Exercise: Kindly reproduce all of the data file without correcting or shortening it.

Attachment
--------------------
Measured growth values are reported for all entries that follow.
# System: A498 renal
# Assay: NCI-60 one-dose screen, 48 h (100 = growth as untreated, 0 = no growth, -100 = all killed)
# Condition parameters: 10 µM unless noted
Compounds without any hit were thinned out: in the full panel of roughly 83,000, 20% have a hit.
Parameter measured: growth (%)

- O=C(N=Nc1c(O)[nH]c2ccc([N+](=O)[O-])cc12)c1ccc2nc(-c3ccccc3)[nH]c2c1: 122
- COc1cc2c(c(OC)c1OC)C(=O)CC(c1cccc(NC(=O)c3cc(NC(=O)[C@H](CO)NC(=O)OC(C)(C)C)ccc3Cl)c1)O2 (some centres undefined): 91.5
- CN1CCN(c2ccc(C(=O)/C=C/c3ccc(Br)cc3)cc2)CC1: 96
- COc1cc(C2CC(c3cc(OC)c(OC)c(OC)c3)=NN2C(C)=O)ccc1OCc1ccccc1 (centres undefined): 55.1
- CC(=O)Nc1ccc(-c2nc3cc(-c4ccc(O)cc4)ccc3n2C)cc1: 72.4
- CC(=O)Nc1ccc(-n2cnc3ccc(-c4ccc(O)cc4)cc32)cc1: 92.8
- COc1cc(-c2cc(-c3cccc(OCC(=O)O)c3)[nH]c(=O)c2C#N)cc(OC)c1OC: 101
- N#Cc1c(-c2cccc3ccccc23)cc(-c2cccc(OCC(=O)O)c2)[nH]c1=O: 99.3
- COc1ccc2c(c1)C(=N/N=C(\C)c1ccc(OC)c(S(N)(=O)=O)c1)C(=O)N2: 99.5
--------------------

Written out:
Measured growth values are reported for all entries that follow.
# System: A498 renal
# Assay: NCI-60 one-dose screen, 48 h (100 = growth as untreated, 0 = no growth, -100 = all killed)
# Condition parameters: 10 µM unless noted
Compounds without any hit were thinned out: in the full panel of roughly 83,000, 20% have a hit.
Parameter measured: growth (%)

- O=C(N=Nc1c(O)[nH]c2ccc([N+](=O)[O-])cc12)c1ccc2nc(-c3ccccc3)[nH]c2c1: 122
- COc1cc2c(c(OC)c1OC)C(=O)CC(c1cccc(NC(=O)c3cc(NC(=O)[C@H](CO)NC(=O)OC(C)(C)C)ccc3Cl)c1)O2 (some centres undefined): 91.5
- CN1CCN(c2ccc(C(=O)/C=C/c3ccc(Br)cc3)cc2)CC1: 96
- COc1cc(C2CC(c3cc(OC)c(OC)c(OC)c3)=NN2C(C)=O)ccc1OCc1ccccc1 (centres undefined): 55.1
- CC(=O)Nc1ccc(-c2nc3cc(-c4ccc(O)cc4)ccc3n2C)cc1: 72.4
- CC(=O)Nc1ccc(-n2cnc3ccc(-c4ccc(O)cc4)cc32)cc1: 92.8
- COc1cc(-c2cc(-c3cccc(OCC(=O)O)c3)[nH]c(=O)c2C#N)cc(OC)c1OC: 101
- N#Cc1c(-c2cccc3ccccc23)cc(-c2cccc(OCC(=O)O)c2)[nH]c1=O: 99.3
- COc1ccc2c(c1)C(=N/N=C(\C)c1ccc(OC)c(S(N)(=O)=O)c1)C(=O)N2: 99.5